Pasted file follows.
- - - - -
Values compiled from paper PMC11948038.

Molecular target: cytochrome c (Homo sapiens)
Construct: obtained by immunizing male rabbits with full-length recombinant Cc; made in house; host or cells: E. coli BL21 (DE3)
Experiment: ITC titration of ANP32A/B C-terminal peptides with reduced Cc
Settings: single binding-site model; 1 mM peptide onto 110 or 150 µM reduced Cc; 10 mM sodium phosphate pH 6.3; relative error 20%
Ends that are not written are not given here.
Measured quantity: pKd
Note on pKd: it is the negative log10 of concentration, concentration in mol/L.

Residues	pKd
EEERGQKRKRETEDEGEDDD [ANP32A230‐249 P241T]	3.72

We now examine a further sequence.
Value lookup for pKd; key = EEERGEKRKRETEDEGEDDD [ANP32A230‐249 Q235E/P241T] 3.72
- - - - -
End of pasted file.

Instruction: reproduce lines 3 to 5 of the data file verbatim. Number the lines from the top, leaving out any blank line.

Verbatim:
Construct: obtained by immunizing male rabbits with full-length recombinant Cc; made in house; host or cells: E. coli BL21 (DE3)
Experiment: ITC titration of ANP32A/B C-terminal peptides with reduced Cc
Settings: single binding-site model; 1 mM peptide onto 110 or 150 µM reduced Cc; 10 mM sodium phosphate pH 6.3; relative error 20%